99 problems but the cloud ain't one: Preparing for online retail in 2016

In the run-up to Christmas, major retailers have announced their sales figures for a seasonal peak sales period covering both Black Friday and Cyber Monday. Looking at these figures, one thing becomes abundantly clear: online retail is growing at an exponential rate.

Verdict Retail recently revealed a forecasted 44.9 per cent growth in online retail spending over the next five yearsi. By 2020, Verdict Retail predicts that 17.1 per cent of total retail sales will be online, up from the current rate of 13.8 per cent.

These figures demonstrate that e-commerce is no longer an optional additional sales channel, but has become a necessary one for retailers to remain competitive. According to an IMRG report from February 2015, shopping on smartphone and tablet devices accounts for 45 per cent of all ecommerce traffic in the UK, highlighting that retailers cannot focus solely on developing browser based platforms. However, in spite of this growing trend, many retailers’ online platforms are not adequately prepared to accommodate for such an increase in online demand.

During this year’s Black Friday sales, many major online retailers struggled to cope with the flood of online users looking for deals, including Zara, Schuh, John Lewis and Argos. This led to customers having to queue to shop on the Argos website and completely unable to access the John Lewis website at some points in the afternoon. Overall, figures by traffic-defender.co.uk suggested that outages and other website problems led to an estimated £4.33m loss across the UK.

Verdict Retail also revealed that UK online spending is expected to hit £62.7 billion by 2020, businesses need to proactively prepare for the challenges that this trend creates, enabling them to seize the opportunities it also brings. As in-house infrastructures are proving unable to keep pace with this growing online demand, more retailers need to look to cloud service providers to offer a more flexible, easily scalable and robust solution to develop and test their online platforms.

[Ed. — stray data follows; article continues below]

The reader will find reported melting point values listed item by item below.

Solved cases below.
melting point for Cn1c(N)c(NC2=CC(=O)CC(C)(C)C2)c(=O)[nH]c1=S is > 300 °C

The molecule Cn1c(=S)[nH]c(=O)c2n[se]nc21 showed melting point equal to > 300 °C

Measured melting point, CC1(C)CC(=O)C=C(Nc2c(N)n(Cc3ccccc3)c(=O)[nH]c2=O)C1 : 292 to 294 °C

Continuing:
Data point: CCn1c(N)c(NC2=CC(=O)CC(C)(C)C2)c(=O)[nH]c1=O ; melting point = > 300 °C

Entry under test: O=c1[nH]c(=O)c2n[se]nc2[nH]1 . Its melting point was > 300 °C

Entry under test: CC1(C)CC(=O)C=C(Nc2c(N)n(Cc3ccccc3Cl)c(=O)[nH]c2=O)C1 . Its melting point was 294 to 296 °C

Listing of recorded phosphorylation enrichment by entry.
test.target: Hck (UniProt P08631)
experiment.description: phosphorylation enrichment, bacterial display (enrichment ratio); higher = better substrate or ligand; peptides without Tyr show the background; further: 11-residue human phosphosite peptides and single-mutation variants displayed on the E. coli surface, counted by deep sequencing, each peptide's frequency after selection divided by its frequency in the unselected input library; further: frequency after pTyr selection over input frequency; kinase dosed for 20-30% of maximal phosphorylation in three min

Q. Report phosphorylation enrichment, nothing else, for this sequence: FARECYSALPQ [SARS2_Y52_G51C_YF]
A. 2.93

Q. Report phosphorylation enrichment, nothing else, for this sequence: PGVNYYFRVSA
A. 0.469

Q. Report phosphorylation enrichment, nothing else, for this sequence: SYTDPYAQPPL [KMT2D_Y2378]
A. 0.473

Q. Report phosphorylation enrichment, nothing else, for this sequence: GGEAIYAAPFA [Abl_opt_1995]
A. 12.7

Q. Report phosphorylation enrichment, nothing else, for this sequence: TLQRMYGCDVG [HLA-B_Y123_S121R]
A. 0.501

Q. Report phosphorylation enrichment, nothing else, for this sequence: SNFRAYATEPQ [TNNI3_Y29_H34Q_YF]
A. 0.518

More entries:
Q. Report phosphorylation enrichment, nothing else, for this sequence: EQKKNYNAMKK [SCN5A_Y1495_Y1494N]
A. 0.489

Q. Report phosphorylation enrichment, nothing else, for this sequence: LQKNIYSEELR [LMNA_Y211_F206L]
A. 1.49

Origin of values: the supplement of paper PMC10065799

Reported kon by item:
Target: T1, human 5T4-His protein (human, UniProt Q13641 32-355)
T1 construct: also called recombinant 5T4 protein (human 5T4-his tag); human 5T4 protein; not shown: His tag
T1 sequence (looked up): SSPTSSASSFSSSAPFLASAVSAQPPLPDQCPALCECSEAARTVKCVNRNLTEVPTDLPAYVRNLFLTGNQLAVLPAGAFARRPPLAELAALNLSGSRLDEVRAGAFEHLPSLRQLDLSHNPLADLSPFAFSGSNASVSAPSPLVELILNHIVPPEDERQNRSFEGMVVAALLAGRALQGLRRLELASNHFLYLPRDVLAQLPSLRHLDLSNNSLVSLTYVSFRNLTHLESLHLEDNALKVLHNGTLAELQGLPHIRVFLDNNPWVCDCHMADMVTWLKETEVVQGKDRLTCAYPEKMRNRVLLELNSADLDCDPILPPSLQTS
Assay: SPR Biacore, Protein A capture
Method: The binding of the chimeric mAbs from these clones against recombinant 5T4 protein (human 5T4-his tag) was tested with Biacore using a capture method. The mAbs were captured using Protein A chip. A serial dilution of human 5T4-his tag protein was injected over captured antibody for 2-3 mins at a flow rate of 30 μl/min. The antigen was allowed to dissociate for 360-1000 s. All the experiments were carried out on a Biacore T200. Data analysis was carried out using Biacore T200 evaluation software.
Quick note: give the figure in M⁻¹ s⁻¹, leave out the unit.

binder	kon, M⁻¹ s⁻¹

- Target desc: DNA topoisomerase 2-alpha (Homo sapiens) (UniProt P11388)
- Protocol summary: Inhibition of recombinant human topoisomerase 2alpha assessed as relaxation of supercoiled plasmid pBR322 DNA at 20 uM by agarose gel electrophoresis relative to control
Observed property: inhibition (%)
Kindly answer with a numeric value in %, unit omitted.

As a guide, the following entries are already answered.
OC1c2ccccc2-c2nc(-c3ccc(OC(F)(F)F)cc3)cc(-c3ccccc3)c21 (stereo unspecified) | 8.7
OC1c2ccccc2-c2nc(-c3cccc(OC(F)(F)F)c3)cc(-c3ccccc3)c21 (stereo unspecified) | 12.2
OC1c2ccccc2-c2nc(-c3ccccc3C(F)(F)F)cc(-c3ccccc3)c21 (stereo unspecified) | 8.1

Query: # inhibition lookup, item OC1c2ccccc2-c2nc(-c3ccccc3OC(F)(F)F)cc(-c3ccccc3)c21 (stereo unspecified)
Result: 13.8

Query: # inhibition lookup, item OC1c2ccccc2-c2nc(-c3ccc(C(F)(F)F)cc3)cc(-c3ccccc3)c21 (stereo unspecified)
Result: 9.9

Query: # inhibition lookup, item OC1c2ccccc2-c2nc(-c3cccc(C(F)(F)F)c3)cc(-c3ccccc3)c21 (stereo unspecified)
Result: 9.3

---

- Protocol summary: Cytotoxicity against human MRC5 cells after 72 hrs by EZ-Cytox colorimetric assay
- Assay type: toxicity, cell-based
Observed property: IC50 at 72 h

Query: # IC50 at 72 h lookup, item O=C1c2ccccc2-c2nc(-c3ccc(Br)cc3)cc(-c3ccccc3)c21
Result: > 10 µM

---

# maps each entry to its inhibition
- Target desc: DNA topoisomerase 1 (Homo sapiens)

Commissioning the IT infrastructure necessary to host and support online platforms can require a lot of time and capital investments when done in-house. This cost in time and resources is further exasperated by the development and testing period necessary for the implementation. This is also the case when hosting high-traffic websites. Cloud-based solutions can greatly reduce the time and resources spent building retailers’ online platforms.

ASOS, one of the largest online retailers in the world, uses the flexibility of cloud-based solutions to scale with and support its approximately 20 per cent year-on-year growth. Due to the ease of setting up new development environments within its cloud-based solutions, ASOS is now able to activate a test environment within a day, a task that could have taken it two weeks with the in-house infrastructure. The time taken from testing to production also reduced from 16 weeks to 2 days.

When brick-and-mortar retailers expect a long term increase in customers, they must plan to have enough stores open, that each is large enough to accommodate for its expected footfall, and that there is inventory to accommodate for the increase in sales.

Similarly, online retail platforms must be developed and tested to ensure that it is able to scale and support increases in traffic and sales – both through peak sales periods and for projected long-term growth. In order to remain competitive online, online retailers will need to be able to respond to such needs quickly and cost effectively. A cloud-based infrastructure can meet this need.

Vivek Vahie, Senior Director of Service Delivery at NaviSite

Image Credit: Shutterstock/Petr Kopka